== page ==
Sheraton Hotels and Resorts

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Sheraton Hotels and Resorts
Type Hotel
Industry Hospitality, hotels, tourism
Founded 1937 in Springfield, Massachusetts
Founder(s) Ernest Henderson
Robert Moore
Number of locations 400+ (Worldwide)[1]
Products Temporary residence
Employees 145,000[1]
Parent Starwood Hotels and Resorts Worldwide
Website sheraton.com

Sheraton Hotels and Resorts is Starwood Hotels and Resorts Worldwide's largest and third oldest brand (St. Regis being the oldest and Westin second oldest).

History[edit]

The origins of the brand date back to 1937 when Ernest Henderson and Robert Moore acquired the Stonehaven Hotel in Springfield, Massachusetts. The chain got its name from another early hotel that the pair had acquired, which had a lighted sign on the roof saying "Sheraton Hotel" which was large and heavy and therefore too expensive to change. Instead, they decided to call all their hotels by that name.[2]

Henderson and Moore had opened three hotels in Boston by 1939, continuing with their rapid expansion opening properties along the entire East Coast. In 1945, it was the first hotel chain to be listed on the New York Stock Exchange.

In 1949 Sheraton expanded internationally with the purchase of two Canadian hotel chains. In 1956, Sheraton purchased the Eppley Hotel Company, which was then the largest privately held hotel business in the United States, for $30 million.[3] Three years later, in 1959 it purchased the four hotels owned by the Matson Lines in Honolulu, Hawaii, its first hotels outside North America. The 1960s saw the first Sheraton hotels outside the US and Canada with the opening of the Tel Aviv-Sheraton in Israel in February 1961 and the Macuto-Sheraton outside Caracas, Venezuela, in 1963. By 1965, the 100th Sheraton Motor Inn had opened its doors. The multinational conglomerate ITT purchased the chain in 1968, after which it was known as ITT Sheraton. In 1985, Sheraton became the first western company to operate a hotel in the People's Republic of China, assuming management of the state-built Great Wall Hotel in Beijing, which became the Great Wall Sheraton.

In 1994, ITT Sheraton purchased a controlling interest in the Italian CIGA chain, the Compagnia Italiana Grandi Alberghi, or Italian Grand Hotels Company, which had been seized from its previous owner, the Aga Khan, by its creditors. The chain had begun by operating hotels in Italy, but over-expanded across Europe just as a recession hit.[4] These hotels formed the core of what came to be the ITT Sheraton Luxury group, later Starwood's Luxury Collection.

In April 1995, Sheraton introduced a new, mid-scale hotel brand Four Points by Sheraton Hotels, to replace the designation of certain hotels as Sheraton Inns. In 1998, Starwood Hotels & Resorts Worldwide, Inc. acquired ITT Sheraton, outbidding Hilton. Under Starwood's leadership, Sheraton has begun renovating many existing hotels and expanding the brand's footprint.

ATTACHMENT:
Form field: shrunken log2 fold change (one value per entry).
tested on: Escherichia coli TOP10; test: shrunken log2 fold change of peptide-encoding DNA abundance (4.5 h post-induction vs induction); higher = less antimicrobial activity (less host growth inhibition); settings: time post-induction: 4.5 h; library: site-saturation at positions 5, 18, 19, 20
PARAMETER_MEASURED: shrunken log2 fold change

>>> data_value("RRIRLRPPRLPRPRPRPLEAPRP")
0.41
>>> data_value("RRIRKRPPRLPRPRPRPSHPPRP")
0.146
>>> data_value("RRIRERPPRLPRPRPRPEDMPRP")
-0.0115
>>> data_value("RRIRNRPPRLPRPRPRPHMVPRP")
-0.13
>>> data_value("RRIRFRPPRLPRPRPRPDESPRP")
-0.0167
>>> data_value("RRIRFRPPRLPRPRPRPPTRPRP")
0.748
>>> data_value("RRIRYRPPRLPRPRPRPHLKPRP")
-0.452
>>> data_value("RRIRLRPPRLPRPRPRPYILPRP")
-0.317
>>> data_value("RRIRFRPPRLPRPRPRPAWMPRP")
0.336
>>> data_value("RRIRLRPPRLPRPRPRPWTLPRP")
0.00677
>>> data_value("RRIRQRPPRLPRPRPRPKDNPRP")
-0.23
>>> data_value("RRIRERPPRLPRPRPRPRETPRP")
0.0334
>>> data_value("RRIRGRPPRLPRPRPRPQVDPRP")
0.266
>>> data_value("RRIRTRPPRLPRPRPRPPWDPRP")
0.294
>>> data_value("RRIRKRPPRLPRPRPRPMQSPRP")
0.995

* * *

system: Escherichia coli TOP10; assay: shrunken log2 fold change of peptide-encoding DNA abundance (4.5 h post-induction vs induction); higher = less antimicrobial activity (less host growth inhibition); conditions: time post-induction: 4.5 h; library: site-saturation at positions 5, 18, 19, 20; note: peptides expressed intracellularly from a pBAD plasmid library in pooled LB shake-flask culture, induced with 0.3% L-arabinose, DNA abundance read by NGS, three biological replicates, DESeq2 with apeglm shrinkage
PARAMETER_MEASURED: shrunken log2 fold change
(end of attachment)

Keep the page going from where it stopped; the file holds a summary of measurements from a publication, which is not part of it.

From 2003 until 2013, Sheraton sponsored the Hawaii Bowl.

On March 12, 2005, a gunman carrying a 9mm Beretta handgun, later identified as Terry Ratzmann, fired 22 rounds into a Living Church of God congregation at a Sheraton Hotel in Brookfield, Wisconsin, killing the minister and six others, including the minister's son. Four others were wounded, one critically. Ratzmann shot and killed himself midway through the second out of three magazines. The incident focused national attention on the teachings and legacy of Herbert W. Armstrong, the Worldwide Church of God and LCG's leader Roderick C. Meredith[5] and the police investigated religious issues as potential motives for the shooting, though no official conclusion has been reached.[6]

Specific hotels[edit]

In the 1940s, Sheraton purchased the famous Hotel Kimball of Springfield, Massachusetts, and transformed the 4-star hotel into The Sheraton-Kimball Hotel, attracting guests like President John F. Kennedy.[7]

Gallery[edit]

See also[edit]

References[edit]

  1. ^ a b "Sheraton Hotels and Resorts", Meetings & Events
  2. ^ "Running to Cover". Time. July 13, 1962. Retrieved 2007-12-31. 
  3. ^ http://content.time.com/time/magazine/article/0,9171,866996,00.html
  4. ^ Adam Zagorin (June 7, 1993). "How the Aga Khan Stumbled". Time. Retrieved 2007-12-31. 
  5. ^ Banerjee, Neela. "Rampage Puts Spotlight on a Church Community". NYTimes Online. The New York Times. Retrieved 24 January 2012. 
  6. ^ "Motive Still Unclear in Milwaukee Church Shooting". Associated Press. The New York Times. Retrieved 24 January 2012. 
  7. ^ "Sheraton Kimball Hotel", cardcow.com

External links[edit]